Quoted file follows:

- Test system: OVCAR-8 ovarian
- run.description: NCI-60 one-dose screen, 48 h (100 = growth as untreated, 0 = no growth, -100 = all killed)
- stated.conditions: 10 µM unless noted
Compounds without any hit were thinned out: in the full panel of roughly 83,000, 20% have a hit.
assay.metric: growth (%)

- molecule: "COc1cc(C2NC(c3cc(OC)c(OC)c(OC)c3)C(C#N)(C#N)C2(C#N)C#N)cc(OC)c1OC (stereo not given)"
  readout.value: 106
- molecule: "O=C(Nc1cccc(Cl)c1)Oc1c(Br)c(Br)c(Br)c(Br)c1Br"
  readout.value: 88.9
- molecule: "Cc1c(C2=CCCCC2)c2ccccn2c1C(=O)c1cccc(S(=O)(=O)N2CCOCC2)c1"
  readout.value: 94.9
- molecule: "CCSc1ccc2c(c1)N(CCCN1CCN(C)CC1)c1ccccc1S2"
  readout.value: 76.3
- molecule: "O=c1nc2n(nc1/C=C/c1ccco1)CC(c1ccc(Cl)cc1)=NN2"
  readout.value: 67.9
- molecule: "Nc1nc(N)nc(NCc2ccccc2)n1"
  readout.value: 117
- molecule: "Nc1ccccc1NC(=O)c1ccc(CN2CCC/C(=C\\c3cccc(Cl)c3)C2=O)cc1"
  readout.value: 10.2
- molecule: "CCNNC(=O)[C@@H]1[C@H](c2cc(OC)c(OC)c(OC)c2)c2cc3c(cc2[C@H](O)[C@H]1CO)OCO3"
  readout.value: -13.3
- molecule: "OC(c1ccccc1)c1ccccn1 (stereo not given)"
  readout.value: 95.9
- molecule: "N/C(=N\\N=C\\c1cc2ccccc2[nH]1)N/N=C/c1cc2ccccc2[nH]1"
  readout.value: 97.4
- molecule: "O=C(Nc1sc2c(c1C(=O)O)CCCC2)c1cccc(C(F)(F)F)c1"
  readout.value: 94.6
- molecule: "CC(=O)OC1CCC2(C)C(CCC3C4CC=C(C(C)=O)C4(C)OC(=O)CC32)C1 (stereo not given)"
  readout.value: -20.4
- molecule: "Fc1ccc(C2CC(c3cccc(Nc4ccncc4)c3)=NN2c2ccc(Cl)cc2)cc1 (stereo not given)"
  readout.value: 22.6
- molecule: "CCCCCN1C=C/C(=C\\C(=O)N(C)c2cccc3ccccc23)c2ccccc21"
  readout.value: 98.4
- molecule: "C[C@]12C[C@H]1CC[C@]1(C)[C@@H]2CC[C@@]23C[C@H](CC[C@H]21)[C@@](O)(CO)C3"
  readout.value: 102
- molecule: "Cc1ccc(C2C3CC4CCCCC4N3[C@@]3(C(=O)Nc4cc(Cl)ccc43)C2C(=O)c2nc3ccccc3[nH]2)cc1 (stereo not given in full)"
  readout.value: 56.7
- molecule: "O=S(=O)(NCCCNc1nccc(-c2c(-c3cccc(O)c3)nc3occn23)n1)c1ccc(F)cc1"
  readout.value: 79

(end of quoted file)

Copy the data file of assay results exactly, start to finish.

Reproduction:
- Test system: OVCAR-8 ovarian
- run.description: NCI-60 one-dose screen, 48 h (100 = growth as untreated, 0 = no growth, -100 = all killed)
- stated.conditions: 10 µM unless noted
Compounds without any hit were thinned out: in the full panel of roughly 83,000, 20% have a hit.
assay.metric: growth (%)

- molecule: "COc1cc(C2NC(c3cc(OC)c(OC)c(OC)c3)C(C#N)(C#N)C2(C#N)C#N)cc(OC)c1OC (stereo not given)"
  readout.value: 106
- molecule: "O=C(Nc1cccc(Cl)c1)Oc1c(Br)c(Br)c(Br)c(Br)c1Br"
  readout.value: 88.9
- molecule: "Cc1c(C2=CCCCC2)c2ccccn2c1C(=O)c1cccc(S(=O)(=O)N2CCOCC2)c1"
  readout.value: 94.9
- molecule: "CCSc1ccc2c(c1)N(CCCN1CCN(C)CC1)c1ccccc1S2"
  readout.value: 76.3
- molecule: "O=c1nc2n(nc1/C=C/c1ccco1)CC(c1ccc(Cl)cc1)=NN2"
  readout.value: 67.9
- molecule: "Nc1nc(N)nc(NCc2ccccc2)n1"
  readout.value: 117
- molecule: "Nc1ccccc1NC(=O)c1ccc(CN2CCC/C(=C\\c3cccc(Cl)c3)C2=O)cc1"
  readout.value: 10.2
- molecule: "CCNNC(=O)[C@@H]1[C@H](c2cc(OC)c(OC)c(OC)c2)c2cc3c(cc2[C@H](O)[C@H]1CO)OCO3"
  readout.value: -13.3
- molecule: "OC(c1ccccc1)c1ccccn1 (stereo not given)"
  readout.value: 95.9
- molecule: "N/C(=N\\N=C\\c1cc2ccccc2[nH]1)N/N=C/c1cc2ccccc2[nH]1"
  readout.value: 97.4
- molecule: "O=C(Nc1sc2c(c1C(=O)O)CCCC2)c1cccc(C(F)(F)F)c1"
  readout.value: 94.6
- molecule: "CC(=O)OC1CCC2(C)C(CCC3C4CC=C(C(C)=O)C4(C)OC(=O)CC32)C1 (stereo not given)"
  readout.value: -20.4
- molecule: "Fc1ccc(C2CC(c3cccc(Nc4ccncc4)c3)=NN2c2ccc(Cl)cc2)cc1 (stereo not given)"
  readout.value: 22.6
- molecule: "CCCCCN1C=C/C(=C\\C(=O)N(C)c2cccc3ccccc23)c2ccccc21"
  readout.value: 98.4
- molecule: "C[C@]12C[C@H]1CC[C@]1(C)[C@@H]2CC[C@@]23C[C@H](CC[C@H]21)[C@@](O)(CO)C3"
  readout.value: 102
- molecule: "Cc1ccc(C2C3CC4CCCCC4N3[C@@]3(C(=O)Nc4cc(Cl)ccc43)C2C(=O)c2nc3ccccc3[nH]2)cc1 (stereo not given in full)"
  readout.value: 56.7
- molecule: "O=S(=O)(NCCCNc1nccc(-c2c(-c3cccc(O)c3)nc3occn23)n1)c1ccc(F)cc1"
  readout.value: 79